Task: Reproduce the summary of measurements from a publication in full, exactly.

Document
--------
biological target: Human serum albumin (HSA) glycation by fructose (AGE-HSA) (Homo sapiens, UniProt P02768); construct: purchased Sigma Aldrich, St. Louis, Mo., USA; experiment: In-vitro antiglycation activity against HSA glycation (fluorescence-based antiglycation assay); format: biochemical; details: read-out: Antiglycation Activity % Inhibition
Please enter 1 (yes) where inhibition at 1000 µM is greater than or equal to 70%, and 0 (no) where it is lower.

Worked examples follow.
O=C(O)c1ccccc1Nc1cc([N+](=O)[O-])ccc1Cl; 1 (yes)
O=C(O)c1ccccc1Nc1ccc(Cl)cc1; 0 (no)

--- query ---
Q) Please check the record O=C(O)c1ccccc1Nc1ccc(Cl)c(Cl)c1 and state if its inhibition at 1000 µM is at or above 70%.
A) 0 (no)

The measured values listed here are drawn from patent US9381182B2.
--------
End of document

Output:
biological target: Human serum albumin (HSA) glycation by fructose (AGE-HSA) (Homo sapiens, UniProt P02768); construct: purchased Sigma Aldrich, St. Louis, Mo., USA; experiment: In-vitro antiglycation activity against HSA glycation (fluorescence-based antiglycation assay); format: biochemical; details: read-out: Antiglycation Activity % Inhibition
Please enter 1 (yes) where inhibition at 1000 µM is greater than or equal to 70%, and 0 (no) where it is lower.

Worked examples follow.
O=C(O)c1ccccc1Nc1cc([N+](=O)[O-])ccc1Cl; 1 (yes)
O=C(O)c1ccccc1Nc1ccc(Cl)cc1; 0 (no)

--- query ---
Q) Please check the record O=C(O)c1ccccc1Nc1ccc(Cl)c(Cl)c1 and state if its inhibition at 1000 µM is at or above 70%.
A) 0 (no)

The measured values listed here are drawn from patent US9381182B2.